By contrast, progressives operate on the assumption of maximum abundance and maximum security. Should you cruelly cut off the less-well-off? Why would you! Should you waste money on defense? Of course not! Will taxing the rich, which might diminish the efficiency of the economy, do enough harm to worry you? No way: the economy is a goose that not only lays golden eggs, but has amazing superpowers–it’s essentially indestructible. Should you replace strong and fast leadership with rule by consensus after exhaustive discussion? It’s only fair that everyone have a say. What could go wrong? Of course the real world cannot be characterized crudely in terms of whether it is a basically risky, resource-scarce place, or if it is a basically benign, abundant place–this is emotional processing we’re talking about, not an (impossible in any case) overall assessment of “what the world is like.” (By the way, my use of the phrase “resource-scarce” as a conservative, not progressive, assumption may strike you as puzzling insofar as environmentalism resides on the Left. But actually, it makes sense that [mainstream] environmentalism resides on the Left: it presupposes that there will still be plenty if we make some sacrifices for the sake of the environment; it’s the conservative who thinks that if we restrict greenhouse gases, the economy will collapse and we’ll all starve in the dark. For a glimpse of the fundamental optimism of mainstream environmentalism, see the last few minutes of Watchmen. Radical environmentalism is another matter, but then again, I don’t think Scott Alexander’s model explains radicalism of the Left or the Right anyway.)
What on earth does any of this have to do with legal positivism? Simply this: conservatives who embrace legal positivism seem to be drawn to slippery slope arguments. “If we commit ourselves to this principle, look what can happen if we rigorously apply it ever after?” For example, the principle “the judiciary can invalidate laws.” Does that open the door to a fascist world in which we are ruthlessly governed by nine (five, actually) wise elders, who will act against our interests and grind us into the dust? It does indeed. Will anyone actually walk through that door? That’s another question entirely. The power of slippery slope arguments depends, implicitly, on a causal assumption: that people act on the principles they adopt, and that people will continue to act on them even when the consequences of doing so are manifestly bad. This deeper assumption seems intuitively plausible to conservatives; to progressives, it seems manifestly ridiculous. Put it this way: if my principle is P, and it is already true that if P, then Q, and Q is bad, well adopting P is a terrible mistake if the prospect of actually drawing the inference to bad Q can be seen on the distant horizon. But why worry? the progressive says. We don’t have to infer to Q today, and at the moment P looks like a useful temporary expedient. What happens when it begins to look like we will have to infer to Q? Simple: just modify the original principle which reads “P” to a new principle “P but not Q.” Crisis averted. This is why slippery slope arguments mean nothing to progressives; their force depends on the causal assumption that inferences drawn will lead to action, and that principles once committed to can never be revised.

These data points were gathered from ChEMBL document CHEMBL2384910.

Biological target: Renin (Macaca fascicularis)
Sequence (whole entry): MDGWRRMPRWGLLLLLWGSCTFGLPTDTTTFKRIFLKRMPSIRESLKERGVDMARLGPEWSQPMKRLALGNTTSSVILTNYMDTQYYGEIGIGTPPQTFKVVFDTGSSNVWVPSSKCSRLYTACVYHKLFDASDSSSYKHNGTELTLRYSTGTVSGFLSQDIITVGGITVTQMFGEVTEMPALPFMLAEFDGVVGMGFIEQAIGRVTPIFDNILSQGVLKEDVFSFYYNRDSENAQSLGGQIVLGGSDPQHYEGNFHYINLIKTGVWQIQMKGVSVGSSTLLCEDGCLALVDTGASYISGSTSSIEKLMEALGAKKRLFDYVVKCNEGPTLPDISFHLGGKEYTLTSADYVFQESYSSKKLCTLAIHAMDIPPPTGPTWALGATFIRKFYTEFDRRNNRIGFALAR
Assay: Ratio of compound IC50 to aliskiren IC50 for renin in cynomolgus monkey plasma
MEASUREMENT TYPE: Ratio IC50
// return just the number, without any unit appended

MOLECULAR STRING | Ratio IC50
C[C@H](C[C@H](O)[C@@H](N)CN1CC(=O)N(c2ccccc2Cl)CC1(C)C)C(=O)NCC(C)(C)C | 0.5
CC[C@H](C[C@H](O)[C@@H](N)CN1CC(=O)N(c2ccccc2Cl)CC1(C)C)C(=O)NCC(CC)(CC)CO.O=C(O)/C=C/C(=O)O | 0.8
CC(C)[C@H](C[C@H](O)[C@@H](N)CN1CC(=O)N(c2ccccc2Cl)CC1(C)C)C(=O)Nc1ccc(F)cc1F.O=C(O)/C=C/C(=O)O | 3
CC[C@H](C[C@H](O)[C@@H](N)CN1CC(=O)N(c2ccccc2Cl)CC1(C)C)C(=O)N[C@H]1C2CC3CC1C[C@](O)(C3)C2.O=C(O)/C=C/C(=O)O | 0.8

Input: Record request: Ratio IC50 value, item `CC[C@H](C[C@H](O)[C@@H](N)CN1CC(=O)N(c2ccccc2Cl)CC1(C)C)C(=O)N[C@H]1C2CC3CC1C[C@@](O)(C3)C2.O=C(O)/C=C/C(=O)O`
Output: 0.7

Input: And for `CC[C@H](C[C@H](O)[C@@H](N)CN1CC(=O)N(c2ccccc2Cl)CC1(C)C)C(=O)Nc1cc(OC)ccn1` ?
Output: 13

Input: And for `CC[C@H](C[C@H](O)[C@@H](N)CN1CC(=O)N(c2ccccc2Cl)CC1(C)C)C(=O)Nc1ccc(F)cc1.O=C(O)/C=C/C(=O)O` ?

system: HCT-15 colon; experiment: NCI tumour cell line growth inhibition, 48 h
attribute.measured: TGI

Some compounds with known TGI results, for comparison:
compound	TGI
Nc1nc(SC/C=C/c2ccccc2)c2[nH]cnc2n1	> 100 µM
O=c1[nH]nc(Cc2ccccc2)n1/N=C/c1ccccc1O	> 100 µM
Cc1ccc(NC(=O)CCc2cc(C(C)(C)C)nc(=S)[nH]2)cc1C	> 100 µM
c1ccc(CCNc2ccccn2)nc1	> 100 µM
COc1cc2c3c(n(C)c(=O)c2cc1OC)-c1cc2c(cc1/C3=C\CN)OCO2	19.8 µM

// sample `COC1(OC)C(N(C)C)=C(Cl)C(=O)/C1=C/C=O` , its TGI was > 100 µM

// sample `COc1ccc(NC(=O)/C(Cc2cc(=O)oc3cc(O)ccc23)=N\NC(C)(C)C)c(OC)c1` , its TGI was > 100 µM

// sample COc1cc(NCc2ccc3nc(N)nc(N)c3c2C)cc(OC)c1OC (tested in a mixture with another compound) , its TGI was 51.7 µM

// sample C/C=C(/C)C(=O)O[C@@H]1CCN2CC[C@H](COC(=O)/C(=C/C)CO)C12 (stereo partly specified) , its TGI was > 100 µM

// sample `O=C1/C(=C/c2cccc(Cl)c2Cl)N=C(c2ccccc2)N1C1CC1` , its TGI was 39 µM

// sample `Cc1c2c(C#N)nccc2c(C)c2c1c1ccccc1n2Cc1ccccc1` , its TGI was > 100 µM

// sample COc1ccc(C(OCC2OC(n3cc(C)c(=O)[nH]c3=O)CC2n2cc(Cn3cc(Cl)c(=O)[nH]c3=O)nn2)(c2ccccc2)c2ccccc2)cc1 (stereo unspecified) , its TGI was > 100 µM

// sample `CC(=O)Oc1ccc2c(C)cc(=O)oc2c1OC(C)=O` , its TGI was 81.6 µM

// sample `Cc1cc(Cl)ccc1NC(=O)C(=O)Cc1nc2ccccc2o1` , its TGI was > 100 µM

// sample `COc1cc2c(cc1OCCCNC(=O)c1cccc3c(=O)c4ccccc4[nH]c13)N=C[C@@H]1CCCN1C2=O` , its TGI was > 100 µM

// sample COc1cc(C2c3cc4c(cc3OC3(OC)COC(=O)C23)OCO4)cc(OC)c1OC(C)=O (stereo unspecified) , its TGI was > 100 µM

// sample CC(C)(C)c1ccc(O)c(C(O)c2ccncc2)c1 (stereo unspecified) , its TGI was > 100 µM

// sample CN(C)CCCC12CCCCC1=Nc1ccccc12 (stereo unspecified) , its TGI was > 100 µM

Since that’s not obviously always the case, why would the conservative tend to think otherwise? Here’s the Scott Alexander hypothesis: cognitive and deliberative resources are superscarce too. “Look, we’ll cross that bridge when we get to it.” “No! We won’t have time to do anything but follow the implications of the rule now because we can’t spend all our time thinking and deliberating about our rules… after all, the zombies are coming!” “Huh? What zombies? We’ve got all the time in the world. Doesn’t everyone spend all their days engaged in political debate, legal reasoning and philosophical reflection? I know I do! Hand me another grape from the Horn of Plenty over there and lets talk about this.”
(If you haven’t noticed, Scott Alexander’s hypothesis has implications for class analysis too: the lower on the class hierarchy you are the less revolutionary you are likely to be. Which explains why the Republican Party so often adverts to populist rhetoric and accuses Democrats with remarkable success of being elitists.)
There are other reasons for thinking that legal positivism is plausible, but its attractions for conservatives in particular are a bit puzzling, given that, in other settings, one would think a conservative would be more attracted to natural law notions of justice, while progressives would be skeptical of them, along with anything else that clashes with an overall commitment to Enlightenment Anticlericalism. The virtue of the hypothesis is that it traces the attraction of an austere and elegant theory to a style of thinking informed by a need for simplicity and fast, infrequent decision-making. Progressives like to think that the real reasons for conservative styles of thinking are either to conceal their service to nefarious interests, or else stupidity (c’mon, don’t you basically think exactly that, Gentle Reader?). But perhaps the truth is that for conservatives, the world is simply a darker and scarier place than it is for progressives. As you shop at your Whole Foods for arugula while reading the New York Times on your iPhone, in the nation with the largest GDP on earth, not wondering about whether you will become unemployable and poor, and not risking your life to protect people who speak Arabic, you might think that such a vision calls for therapy.
Then again, it may be that your perspective is conditioned by circumstances exceptional in the extreme, exceptional even within your own country.